Listening to: The Get Up Kids – Ten Minutes

Here is a feature that the wonderful chaps at Big cartel did on us! its a little wordy - i got carried away a bit - enjoy.

Featured Store Friday: Telegramme Studio

BC: What is Telegramme studio, what’s behind the name and how did you get started?

TS: Telegramme is a creative studio built on a love of craft, communication & collaboration. Along side commercial illustration and art direction, Telegramme produces and sells screen printed gig posters/prints/products from their ever growing ‘General store’.

Telegramme was a collaboration that snowballed in to a fully functional studio. Working via the postal service with Christopher in Bristol and Bobby based in Cornwall, they developed a creative partnership thanks to a mutual love of music, art and the receiving of post.

Now solely run by Bobby in East London, Telegramme studio is an ongoing series of collaborations, INSPIRED BY MUSIC, PEOPLE, UNIQUE IDEAS AND BEAUTIFUL THINGS, his energy is directed into Illustration/design and art direction working with a host of wonderful clients from Habitat to Random House as well as producing work for various bands and record labels.

BC: How does your typical collaboration process work?

TS: There is no ‘typical’ collaboration. Each project is different. I am trying to develop the role of an illustrator in the creative process, rather than simply being commissioned for an illustration to slot in to x,y or z, i like to work WITH the client to develop ideas and what the brief is trying to achieve. With what format the outcome might be! This, I think, comes from my design background. Sometimes the client might think they need X, but it’s important to question why.

With the pictorial guide to east London, I worked closely with Herb Lester Associates to develop the concept/theme and outcome. They approached me saying they wanted a way to incorporate the locations of their excellent East London map into a ‘souvenir’ of sorts. I suggested the reference of vintage shop ‘cameos’ and it went from there. It’s great to have clients that listen to and trust you. Collaboration can be through discussion rather than traditionally through physically working on the project together.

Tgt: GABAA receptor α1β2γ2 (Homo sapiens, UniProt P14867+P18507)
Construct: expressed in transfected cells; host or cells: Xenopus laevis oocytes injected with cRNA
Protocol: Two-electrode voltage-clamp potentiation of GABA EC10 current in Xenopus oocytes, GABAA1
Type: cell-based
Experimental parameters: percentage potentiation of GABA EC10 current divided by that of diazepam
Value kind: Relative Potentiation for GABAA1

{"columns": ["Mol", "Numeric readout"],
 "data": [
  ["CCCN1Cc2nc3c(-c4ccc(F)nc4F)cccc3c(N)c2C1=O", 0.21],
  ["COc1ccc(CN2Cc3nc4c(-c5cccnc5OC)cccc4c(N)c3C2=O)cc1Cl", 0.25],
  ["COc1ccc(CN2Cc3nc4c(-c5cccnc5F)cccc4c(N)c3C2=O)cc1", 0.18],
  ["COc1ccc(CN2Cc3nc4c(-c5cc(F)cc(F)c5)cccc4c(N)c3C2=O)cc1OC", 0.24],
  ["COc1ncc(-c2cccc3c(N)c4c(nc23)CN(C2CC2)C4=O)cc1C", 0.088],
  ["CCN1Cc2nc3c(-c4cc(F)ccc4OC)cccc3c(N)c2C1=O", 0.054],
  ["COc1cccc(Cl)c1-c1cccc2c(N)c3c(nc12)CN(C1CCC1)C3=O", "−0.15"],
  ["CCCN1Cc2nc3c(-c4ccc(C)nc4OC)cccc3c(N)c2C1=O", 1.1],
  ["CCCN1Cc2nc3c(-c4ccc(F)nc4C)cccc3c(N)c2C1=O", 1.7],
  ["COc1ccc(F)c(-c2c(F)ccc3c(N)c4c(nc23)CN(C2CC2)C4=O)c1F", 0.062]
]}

In a more practical way, I always work closely with our screen printing guru Loren, who runs Loligo. I trust her suggestions of ink, paper stock and other ideas she has with printing. It’s great to listen to an expert—she knows her printing and we can geek out about paper samples for hours. Last week she reminded me about some glow in the dark inK we had lying around the studio…INSPIRATION!

BC: How does living in/being from London influence your aesthetic?

TS: I am heavily influenced by the diverse range of typography littering the east end where I live and work. there are so many brilliant hand-painted signs for everything from barber shops to carwashes. I’ve been making a record of all the bits I find whilst zooming around on my bike, on my soon to be relaunched blog. London brings with it such a varied and diverse range of influences in both subject and aesthetic, it’s impossible to say there is a london ‘style’ and I’m glad for that. Even within our studio space there are 11 illustrators all producing the most amazingly different things.

BC: What’s one thing you keep in mind when designing for screenprinting?

TS: I try to be kind to myself when printing, giving everything plenty of trap so that the registration is somewhat forgiving. I think this has all become instinct so I barely think about now. I must be telling myself ‘how the hell would I print that?’ over and over in my head and hoping I’m not saying it out loud in the studio.

I guess the screen printing process has always been a part of my practice and It has hugely influence the way I construct my work. Whether it’s an illustration for a magazine or for a screenprinted poster, I build work in the same way, using minimal colors and making the most of overlays. This was originally due to trying to keep costs and effort down in the printing process but its somehow become part of my everyday image making. I dont mind it sticking around though.

BC: What’s next for Telegramme?

TS: Its an exciting time… I’m starting some new projects that are really pushing Telegramme in a more collaborative product based direction. I’m going to be working with other artists to produce ranges of products that will be for sale in the general store. It’s all new and a real learning process but, by god, as a job it aint bad at all.

Next month I’ll be launching a new portfolio website and giving the general store a little bit of an update. It’s been almost a year that my main portfolio site and blog has been down and I can’t wait to show people some of the new things I’ve been working on.

In terms of personal work, I’ll be continuing to develop new handpainted, wooden signs influenced by east london’s typographic history with hopefully an exhibition around Easter. Of course there will be new gig posters and prints appearing regularly in the general store - hopefully working with some pretty awesome bands.

BC: What made you choose Big Cartel for your online store?

TS: I’ve always liked the attitude of Big Cartel, it offers creatives a new way to DIY! Telegramme comes from a DIY background and it’s great to be able to design print and sell something yourself without having to go through bigger commercial channels - it puts the power in the hands of people who are MAKING! this can only be a good thing—DIY forever! And of course all the other reasons it’s rad: Great value. simple customization. Solid platform. Creative community. Trusted.

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